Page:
# What is Innermost loop in imperfectly nested loops?

Helo, I'm a bit confused about the definition of an inner loop in the case of imperfectly nested loops. Consider this code

``````for (i = 0; i < n; ++i)
{
for (j = 0; j <= i - 1; ++j)
/*some statement*/
p[i] = 1.0 / sqrt (x);
for (j = i + 1; j < n; ++j)
{
x = a[i][j];
for (k = 0; k <= i - 1; ++k)
/*some statement*/
a[j][i] = x * p[i];
}
}
``````

Here, we have two loops in the same nesting level. But, in the second loop which iterates over "j" starting from j+1, there is a again another nesting level. Considering the entire loop structure, which is the inner most loop in the code ?

• Is this mayhap homework? I'm curious why you ask. Jul 18, 2011 at 9:34
• Sounds like a homework question? why do you need to know which is the inner most loop? I think you have answered your own question by refereing to nesting levels. Jul 18, 2011 at 9:37
• I'm stuck in my dissertation, where I need to model some loops .. and all this time I was seeing perfectly nested loops... Jul 18, 2011 at 9:39

Both `j` loops are nested inside `i` equally, `k` is the inner most loop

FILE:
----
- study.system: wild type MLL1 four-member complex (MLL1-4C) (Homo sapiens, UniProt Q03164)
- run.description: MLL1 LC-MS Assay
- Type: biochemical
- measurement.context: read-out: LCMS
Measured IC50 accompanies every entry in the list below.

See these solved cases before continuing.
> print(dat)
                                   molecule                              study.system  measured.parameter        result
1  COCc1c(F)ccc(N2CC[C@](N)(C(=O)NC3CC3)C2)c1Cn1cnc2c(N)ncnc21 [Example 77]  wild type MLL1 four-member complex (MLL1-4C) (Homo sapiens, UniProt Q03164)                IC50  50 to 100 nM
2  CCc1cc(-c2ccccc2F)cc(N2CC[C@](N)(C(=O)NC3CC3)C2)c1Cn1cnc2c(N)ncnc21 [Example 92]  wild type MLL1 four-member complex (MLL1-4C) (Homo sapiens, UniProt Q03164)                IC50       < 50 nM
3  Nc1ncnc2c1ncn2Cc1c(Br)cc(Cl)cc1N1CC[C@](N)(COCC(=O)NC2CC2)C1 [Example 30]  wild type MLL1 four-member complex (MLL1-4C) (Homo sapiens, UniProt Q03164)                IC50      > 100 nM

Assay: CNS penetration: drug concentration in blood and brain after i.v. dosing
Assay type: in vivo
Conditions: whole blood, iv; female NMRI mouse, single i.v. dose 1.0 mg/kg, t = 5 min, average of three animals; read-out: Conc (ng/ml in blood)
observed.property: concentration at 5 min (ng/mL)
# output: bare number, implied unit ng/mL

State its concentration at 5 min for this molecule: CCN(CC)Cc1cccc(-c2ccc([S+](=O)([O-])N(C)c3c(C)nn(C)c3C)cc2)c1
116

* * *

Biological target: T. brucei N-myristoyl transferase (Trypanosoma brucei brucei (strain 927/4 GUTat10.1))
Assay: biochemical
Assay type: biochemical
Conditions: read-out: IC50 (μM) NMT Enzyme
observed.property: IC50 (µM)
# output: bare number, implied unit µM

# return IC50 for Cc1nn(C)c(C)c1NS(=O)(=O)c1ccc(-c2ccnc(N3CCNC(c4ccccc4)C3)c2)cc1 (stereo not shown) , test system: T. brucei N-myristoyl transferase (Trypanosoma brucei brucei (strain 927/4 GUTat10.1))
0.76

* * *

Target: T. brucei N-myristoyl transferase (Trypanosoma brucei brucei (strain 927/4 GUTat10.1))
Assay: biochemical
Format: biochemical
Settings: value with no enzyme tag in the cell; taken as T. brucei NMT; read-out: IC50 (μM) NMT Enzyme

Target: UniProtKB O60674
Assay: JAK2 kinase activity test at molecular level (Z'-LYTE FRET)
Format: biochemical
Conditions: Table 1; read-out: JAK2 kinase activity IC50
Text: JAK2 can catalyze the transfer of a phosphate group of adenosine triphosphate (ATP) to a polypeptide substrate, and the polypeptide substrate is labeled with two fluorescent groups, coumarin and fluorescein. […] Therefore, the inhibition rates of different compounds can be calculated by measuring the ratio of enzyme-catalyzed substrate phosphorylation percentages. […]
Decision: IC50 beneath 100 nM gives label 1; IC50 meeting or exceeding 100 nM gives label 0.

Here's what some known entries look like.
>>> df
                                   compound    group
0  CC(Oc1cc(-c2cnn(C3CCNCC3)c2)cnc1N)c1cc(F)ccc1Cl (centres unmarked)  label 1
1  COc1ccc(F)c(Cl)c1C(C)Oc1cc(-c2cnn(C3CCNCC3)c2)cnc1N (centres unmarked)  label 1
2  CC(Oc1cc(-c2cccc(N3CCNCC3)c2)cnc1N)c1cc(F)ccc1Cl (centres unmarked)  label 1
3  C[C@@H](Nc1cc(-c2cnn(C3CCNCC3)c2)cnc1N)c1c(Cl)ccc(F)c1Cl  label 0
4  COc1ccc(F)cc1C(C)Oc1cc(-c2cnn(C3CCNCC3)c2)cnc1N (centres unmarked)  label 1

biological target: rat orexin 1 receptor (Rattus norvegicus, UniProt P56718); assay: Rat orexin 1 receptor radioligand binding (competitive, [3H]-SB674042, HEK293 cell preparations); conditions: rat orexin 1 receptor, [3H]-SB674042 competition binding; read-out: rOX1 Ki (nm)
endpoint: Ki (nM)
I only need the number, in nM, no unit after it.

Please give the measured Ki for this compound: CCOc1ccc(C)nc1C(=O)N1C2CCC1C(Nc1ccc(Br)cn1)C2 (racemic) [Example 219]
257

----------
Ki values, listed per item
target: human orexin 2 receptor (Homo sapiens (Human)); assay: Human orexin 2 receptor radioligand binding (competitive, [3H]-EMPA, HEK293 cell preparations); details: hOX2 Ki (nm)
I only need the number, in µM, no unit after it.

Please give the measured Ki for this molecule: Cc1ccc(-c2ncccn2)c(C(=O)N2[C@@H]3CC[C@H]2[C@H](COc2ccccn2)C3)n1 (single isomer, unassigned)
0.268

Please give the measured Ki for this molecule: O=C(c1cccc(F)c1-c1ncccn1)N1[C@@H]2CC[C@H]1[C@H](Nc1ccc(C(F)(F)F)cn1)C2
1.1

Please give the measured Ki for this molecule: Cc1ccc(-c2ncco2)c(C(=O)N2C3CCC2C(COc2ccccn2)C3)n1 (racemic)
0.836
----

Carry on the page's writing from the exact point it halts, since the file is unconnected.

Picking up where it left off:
Lol I don't know how to explain this so i'll give it my best shot I recommend using a `debugger`! it may help you so much you won't even know

``````for (i = 0; i < n; ++i)
{
//Goes in here first.. i = 0..
for (j = 0; j <= i - 1; ++j) {
//Goes here second..
//Goes inside here and gets stuck until j is greater then (i- 1) (right now i = 0)
//So (i-1) = -1 so it does this only once.
/*some statement*/
p[i] = 1.0 / sqrt (x);
}
for (j = i + 1; j < n; ++j)
{
//Goes sixth here.. etc.. ..
//when this is done.. goes to loop for (i = 0; i < n; ++i)

//Goes here third and gets stuck
//j = i which is 0 + 1.. so, j == 1
//keeps looping inside this loop until j is greater then n.. idk what is n..
//Can stay here until it hits n.. which could be a while.
x = a[i][j];
for (k = 0; k <= i - 1; ++k) {
//Goes in here fourth until k > (i-1).. i is still 0..
//So (i-1) = -1 so it does this only once
/*some statement*/
a[j][i] = x * p[i];
}
//Goes here fifth.. which goes.... to this same loop!
}
}
``````

I'd say that `k` is the inner-most loop, because if you count the number of loops required to reach it from the outside, it's three loops, and that's the most out of all four of the loops in your code.